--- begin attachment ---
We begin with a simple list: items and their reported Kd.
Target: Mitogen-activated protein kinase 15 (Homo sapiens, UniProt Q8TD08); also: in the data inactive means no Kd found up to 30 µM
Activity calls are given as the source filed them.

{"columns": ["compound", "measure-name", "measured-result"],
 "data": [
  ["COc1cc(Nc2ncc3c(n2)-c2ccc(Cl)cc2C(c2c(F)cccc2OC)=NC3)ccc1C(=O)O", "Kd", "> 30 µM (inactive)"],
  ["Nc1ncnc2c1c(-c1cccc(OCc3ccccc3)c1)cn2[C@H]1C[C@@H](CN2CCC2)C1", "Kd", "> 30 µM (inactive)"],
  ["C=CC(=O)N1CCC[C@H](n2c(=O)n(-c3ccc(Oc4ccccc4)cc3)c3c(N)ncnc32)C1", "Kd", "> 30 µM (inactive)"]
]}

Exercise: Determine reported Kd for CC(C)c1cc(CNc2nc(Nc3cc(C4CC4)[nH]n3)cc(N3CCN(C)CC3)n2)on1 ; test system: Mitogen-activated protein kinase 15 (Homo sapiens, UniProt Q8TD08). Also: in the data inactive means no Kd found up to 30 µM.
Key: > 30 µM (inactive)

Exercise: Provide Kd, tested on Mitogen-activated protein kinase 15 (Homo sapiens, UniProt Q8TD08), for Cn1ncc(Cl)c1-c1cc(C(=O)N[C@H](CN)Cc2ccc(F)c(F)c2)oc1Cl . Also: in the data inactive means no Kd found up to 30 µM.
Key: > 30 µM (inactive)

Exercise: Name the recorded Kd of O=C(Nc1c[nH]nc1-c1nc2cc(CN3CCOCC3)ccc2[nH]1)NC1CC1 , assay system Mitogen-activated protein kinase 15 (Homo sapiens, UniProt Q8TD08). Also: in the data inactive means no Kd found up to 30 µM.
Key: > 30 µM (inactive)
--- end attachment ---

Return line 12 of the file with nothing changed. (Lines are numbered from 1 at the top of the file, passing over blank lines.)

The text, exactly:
Exercise: Provide Kd, tested on Mitogen-activated protein kinase 15 (Homo sapiens, UniProt Q8TD08), for Cn1ncc(Cl)c1-c1cc(C(=O)N[C@H](CN)Cc2ccc(F)c(F)c2)oc1Cl . Also: in the data inactive means no Kd found up to 30 µM.